Animated films are arguably the most quickly advancing genre in terms of technological change. Within the past decade weâ€™ve seen non-CGI films become virtually non-existent as the medium moves towards computer animated, three-dimensional films. With each step forward in technology there seems to be a step back in terms of narrative quality. Spectacle over substance might be the motto of many animation studios these days.
So when a film comes along like Coraline, which uses the old animation standard stop-motion technology combined with stunning 3D animation, it is truly a breath of fresh air. What you get is something that has an intellectual purpose behind the razzle dazzle, providing a more satisfying movie experience.
Writer/director Henry Selick, the real director of The Nightmare Before Christmas, steps out of Tim Burtonâ€™s shadow with this adaptation of Neil Gaimanâ€™s clever book of the same name. The title characterâ€™s name is a mixed up version of the common name â€œCarolineâ€ representing the fact that this isnâ€™t your run-of-the-mill fairytale and nothing is exactly what it seems.
Slightly mis-marketed as a childrenâ€™s film, Coraline centers on the restless young protagonist who has just moved into a new triplex in Oregon so her parents can have peace and quiet to focus on writing their gardening catalogue. An antsy Coraline who has a penchant for adventure is constantly getting in the way of her parents and eventually takes off to explore her new community. She runs into a neighborhood boy who gives her a doll that bears an exact likeness to Coraline and becomes the catalyst for the mysteries that are to come.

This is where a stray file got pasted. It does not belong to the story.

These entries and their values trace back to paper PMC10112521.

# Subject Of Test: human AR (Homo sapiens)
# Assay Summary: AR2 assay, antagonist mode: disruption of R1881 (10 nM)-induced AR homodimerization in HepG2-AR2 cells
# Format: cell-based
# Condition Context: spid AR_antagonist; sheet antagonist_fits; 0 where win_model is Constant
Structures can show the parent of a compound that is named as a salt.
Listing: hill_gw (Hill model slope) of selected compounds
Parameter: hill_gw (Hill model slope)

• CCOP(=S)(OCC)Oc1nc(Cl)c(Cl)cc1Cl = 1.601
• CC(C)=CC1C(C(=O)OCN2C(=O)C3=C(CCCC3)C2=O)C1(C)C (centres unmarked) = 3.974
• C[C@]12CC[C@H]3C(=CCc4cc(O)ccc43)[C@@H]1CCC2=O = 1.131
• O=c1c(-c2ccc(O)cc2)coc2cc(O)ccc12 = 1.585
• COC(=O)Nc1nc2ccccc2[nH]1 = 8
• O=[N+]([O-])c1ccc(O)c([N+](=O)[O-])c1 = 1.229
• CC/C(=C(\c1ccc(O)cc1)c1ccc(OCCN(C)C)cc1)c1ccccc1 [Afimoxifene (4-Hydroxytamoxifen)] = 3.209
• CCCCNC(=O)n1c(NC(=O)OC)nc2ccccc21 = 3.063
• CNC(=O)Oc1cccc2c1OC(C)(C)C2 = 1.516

Late one night, Coraline stumbles upon a secret passageway that leads her to a parellel world where her â€œNew Motherâ€ and â€œNew Fatherâ€ are waiting to give the special girl everything she has ever wanted. The most curious feature about this new world is that every character has buttons instead of eyes. This new world is fascinating to Coraline and she frequently returns to explore. We soon learn that nothing is what it seems and the fantasy is just as manufactured as Coralineâ€™s actual reality.
The story has a lot of layers and complexity for a movie that seems to be aimed at younger audiences. The three levels of the apartment each represent different paths that Coraline could take. She could continue to live in the realm of fantasy like the borders to the north or south, or accept the mundane like her â€œgardening expertâ€ parents who hate dirt. Ultimately the main theme in Coraline is that one should be thankful for what they have before its gone (another parallel with that Oz movie).
The production design for the movie, also by Selick, is brilliant as the transition from Coralineâ€™s bleak reality to the fantastical â€œother worldâ€ is reminiscent of the tornado voyage from Kansas to Oz. The expressionist style of the characters and setting gives everything that eerie feel that is familiar to Selick and Burton films.
Another strong point in the film is the fantastic score by Bruno Coulais and the folk/alternative group They Might Be Giants. It emphasizes the harp to really capture the dreamlike fantasy of the movie.
Bottom Line: Coraline is a solid early 2009 release and a fine addition to the 3D animated film canon.